Today America celebrates its veterans, but why do people in the United States celebrate Veterans Day? According to Knoxweb this special day was originally called something else.
Armistice Day and the End of WWI
November 11 marks the signing of the Armistice that ended WWI. An armistice is an agreement that is signed to end the fighting between opponents in war.
President Woodrow Wilson proclaimed the holiday Armistice Day in 1919 on November 11 as a day to remember the heroes and veterans who died while serving.
Although many had hoped that WWI would be the end of all wars, another broke out a few years later in Europe with thousands of US troops losing their lives in both WWII and the Korean War.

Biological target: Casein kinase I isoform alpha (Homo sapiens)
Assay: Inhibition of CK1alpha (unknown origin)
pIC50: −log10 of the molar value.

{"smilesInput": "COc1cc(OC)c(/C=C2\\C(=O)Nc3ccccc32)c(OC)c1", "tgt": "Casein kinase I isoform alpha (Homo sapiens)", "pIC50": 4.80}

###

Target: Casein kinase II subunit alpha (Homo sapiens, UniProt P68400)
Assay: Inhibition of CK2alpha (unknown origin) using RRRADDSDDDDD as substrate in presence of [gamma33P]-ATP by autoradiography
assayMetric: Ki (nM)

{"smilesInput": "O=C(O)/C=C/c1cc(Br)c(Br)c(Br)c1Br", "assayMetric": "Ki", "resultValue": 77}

Armistice Day Becomes Veterans Day
In 1953, Alfred King from Emporia Kansas owned a shoe store and came up with an idea. Mr. King believed that Armistice Day should be expanded to celebrate all veterans in all wars starting a campaign to change the name of Armistice Day to Veterans Day. On May 26 in 1954, Armistice Day became Veterans Day and would be celebrated on November 11 every year.
Veterans Day marks a time when America honors all men and women, and the four-legged creatures, both alive and deceased who served the United States in both war and peace.
Veterans Day is a Huge Celebration
There are over 25 million veterans living in America. This day thanks those who have served with parades and special commemorations. Those celebrations include a moment of silence at 11:00 am on November 11. The President of the United States places a wreath on the tomb of the Unknown Soldier at the Arlington Cemetery during the moment of silence.
Veterans Day is celebrated on the day that is closest to the holiday. Today we celebrate this special day as it fell on Sunday the 11th.
Happy Veterans Day from the team from Knoxweb.